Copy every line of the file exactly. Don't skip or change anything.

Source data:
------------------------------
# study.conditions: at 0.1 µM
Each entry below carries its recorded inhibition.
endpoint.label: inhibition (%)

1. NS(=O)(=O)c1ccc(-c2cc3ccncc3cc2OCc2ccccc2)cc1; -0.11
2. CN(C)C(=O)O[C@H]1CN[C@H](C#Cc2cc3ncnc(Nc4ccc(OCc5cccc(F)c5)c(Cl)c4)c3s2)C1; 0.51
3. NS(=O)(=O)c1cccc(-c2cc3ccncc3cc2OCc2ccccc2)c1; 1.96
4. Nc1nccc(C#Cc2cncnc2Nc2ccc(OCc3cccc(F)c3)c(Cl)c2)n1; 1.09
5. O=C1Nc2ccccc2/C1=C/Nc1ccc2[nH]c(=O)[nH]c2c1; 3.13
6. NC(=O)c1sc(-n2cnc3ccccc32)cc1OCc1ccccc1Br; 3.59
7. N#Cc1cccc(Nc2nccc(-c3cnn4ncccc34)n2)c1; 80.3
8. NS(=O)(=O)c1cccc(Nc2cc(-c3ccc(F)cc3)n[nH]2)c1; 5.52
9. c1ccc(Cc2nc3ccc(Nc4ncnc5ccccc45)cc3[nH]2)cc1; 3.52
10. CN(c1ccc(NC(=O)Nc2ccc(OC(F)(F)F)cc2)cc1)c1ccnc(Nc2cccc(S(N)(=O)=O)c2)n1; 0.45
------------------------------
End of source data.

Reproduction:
# study.conditions: at 0.1 µM
Each entry below carries its recorded inhibition.
endpoint.label: inhibition (%)

1. NS(=O)(=O)c1ccc(-c2cc3ccncc3cc2OCc2ccccc2)cc1; -0.11
2. CN(C)C(=O)O[C@H]1CN[C@H](C#Cc2cc3ncnc(Nc4ccc(OCc5cccc(F)c5)c(Cl)c4)c3s2)C1; 0.51
3. NS(=O)(=O)c1cccc(-c2cc3ccncc3cc2OCc2ccccc2)c1; 1.96
4. Nc1nccc(C#Cc2cncnc2Nc2ccc(OCc3cccc(F)c3)c(Cl)c2)n1; 1.09
5. O=C1Nc2ccccc2/C1=C/Nc1ccc2[nH]c(=O)[nH]c2c1; 3.13
6. NC(=O)c1sc(-n2cnc3ccccc32)cc1OCc1ccccc1Br; 3.59
7. N#Cc1cccc(Nc2nccc(-c3cnn4ncccc34)n2)c1; 80.3
8. NS(=O)(=O)c1cccc(Nc2cc(-c3ccc(F)cc3)n[nH]2)c1; 5.52
9. c1ccc(Cc2nc3ccc(Nc4ncnc5ccccc45)cc3[nH]2)cc1; 3.52
10. CN(c1ccc(NC(=O)Nc2ccc(OC(F)(F)F)cc2)cc1)c1ccnc(Nc2cccc(S(N)(=O)=O)c2)n1; 0.45